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Paraplegia pp 78-90 | Cite as

The role of the medical social worker

  • Celia Kirkby
Chapter
  • 11 Downloads
Part of the Progress in Rehabilitation book series (PRORE)

Abstract

The National Spinal Injuries Centre was opened in 1944 and is part of the Stoke Mandeville General Hospital. In the summer of 1983, the Spinal Centre moved to a purpose-built building, still based within the hospital grounds. The money to build the new centre was raised by public donations. The design and layout of the Spinal Centre reflects a progressive and flexible policy towards the present and future needs of spinal patients in terms of physical care, rehabilitation and research. There is an increasing emphasis on social rehabilitation which is exemplified in the creation of a communal dining area, private family rooms, and a leisure and educational room furnished with educational video equipment.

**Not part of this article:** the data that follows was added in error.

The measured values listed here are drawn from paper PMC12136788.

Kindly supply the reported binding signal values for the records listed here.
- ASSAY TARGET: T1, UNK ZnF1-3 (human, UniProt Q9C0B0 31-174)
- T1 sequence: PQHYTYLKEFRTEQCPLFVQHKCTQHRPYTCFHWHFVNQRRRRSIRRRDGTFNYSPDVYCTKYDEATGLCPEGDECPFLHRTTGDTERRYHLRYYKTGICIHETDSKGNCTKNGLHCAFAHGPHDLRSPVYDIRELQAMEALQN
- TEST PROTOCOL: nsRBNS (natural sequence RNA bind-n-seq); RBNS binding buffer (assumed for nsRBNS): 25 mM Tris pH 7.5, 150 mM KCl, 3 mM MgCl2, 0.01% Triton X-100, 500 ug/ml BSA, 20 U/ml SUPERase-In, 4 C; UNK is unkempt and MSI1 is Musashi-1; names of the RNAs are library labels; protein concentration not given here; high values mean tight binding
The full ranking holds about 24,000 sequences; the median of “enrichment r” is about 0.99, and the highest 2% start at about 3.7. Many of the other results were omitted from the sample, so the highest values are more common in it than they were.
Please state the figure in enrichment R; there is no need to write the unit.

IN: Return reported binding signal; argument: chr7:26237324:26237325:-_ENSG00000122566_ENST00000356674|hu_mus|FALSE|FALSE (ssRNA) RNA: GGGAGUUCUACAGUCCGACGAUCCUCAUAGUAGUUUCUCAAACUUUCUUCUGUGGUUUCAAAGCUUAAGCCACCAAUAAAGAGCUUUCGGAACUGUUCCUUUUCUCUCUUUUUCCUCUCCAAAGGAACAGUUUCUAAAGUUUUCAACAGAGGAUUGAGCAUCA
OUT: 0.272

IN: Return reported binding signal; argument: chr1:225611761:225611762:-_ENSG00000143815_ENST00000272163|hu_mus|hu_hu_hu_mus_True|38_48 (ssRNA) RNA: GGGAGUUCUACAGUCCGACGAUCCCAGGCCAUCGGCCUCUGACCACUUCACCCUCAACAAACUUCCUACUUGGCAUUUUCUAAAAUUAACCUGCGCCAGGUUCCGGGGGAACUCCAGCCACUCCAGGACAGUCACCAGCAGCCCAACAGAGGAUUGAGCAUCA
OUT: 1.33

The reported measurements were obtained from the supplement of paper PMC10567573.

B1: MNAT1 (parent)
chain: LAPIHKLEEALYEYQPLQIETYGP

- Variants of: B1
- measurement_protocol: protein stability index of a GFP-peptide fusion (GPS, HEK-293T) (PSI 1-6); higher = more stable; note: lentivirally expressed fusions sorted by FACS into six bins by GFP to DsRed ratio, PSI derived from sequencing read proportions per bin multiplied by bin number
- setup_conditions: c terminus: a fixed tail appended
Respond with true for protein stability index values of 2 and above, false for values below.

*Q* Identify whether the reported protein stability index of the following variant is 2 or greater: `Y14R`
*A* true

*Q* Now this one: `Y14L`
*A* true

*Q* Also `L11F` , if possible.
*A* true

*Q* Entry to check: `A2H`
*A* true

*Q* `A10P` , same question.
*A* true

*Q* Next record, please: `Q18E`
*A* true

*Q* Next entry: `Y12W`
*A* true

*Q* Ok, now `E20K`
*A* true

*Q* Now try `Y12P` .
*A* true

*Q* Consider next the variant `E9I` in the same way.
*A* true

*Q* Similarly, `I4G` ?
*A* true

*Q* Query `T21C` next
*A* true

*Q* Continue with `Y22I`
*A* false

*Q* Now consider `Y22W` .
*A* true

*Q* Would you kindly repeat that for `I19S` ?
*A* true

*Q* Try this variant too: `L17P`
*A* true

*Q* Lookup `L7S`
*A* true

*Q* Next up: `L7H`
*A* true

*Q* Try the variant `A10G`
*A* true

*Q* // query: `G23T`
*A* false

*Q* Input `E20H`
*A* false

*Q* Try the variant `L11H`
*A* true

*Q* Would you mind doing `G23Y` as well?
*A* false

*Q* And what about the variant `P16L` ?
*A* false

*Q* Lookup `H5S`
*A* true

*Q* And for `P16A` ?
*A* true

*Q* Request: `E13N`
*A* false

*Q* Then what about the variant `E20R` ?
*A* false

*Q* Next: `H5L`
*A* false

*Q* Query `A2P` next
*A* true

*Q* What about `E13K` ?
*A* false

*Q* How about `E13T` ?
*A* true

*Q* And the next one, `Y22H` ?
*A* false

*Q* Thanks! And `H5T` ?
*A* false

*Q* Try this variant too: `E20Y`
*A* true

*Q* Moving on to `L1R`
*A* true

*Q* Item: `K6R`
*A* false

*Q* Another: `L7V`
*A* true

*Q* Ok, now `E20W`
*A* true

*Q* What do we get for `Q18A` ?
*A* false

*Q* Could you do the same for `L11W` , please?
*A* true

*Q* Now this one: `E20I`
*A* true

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Reference

  1. Caplan, G. (1961). An Approach to Community Mental Health, Tavistock, London.Google Scholar

Bibliography

  1. Eisenberg, H. G. and Falconer, J. A. (1978). Treatment of the Spinal Cord Injury — An Interdisciplinary Perspective, Charles C. Thomas, Springfield, Ill.Google Scholar
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Copyright information

© The Contributors 1984

Authors and Affiliations

  • Celia Kirkby

There are no affiliations available

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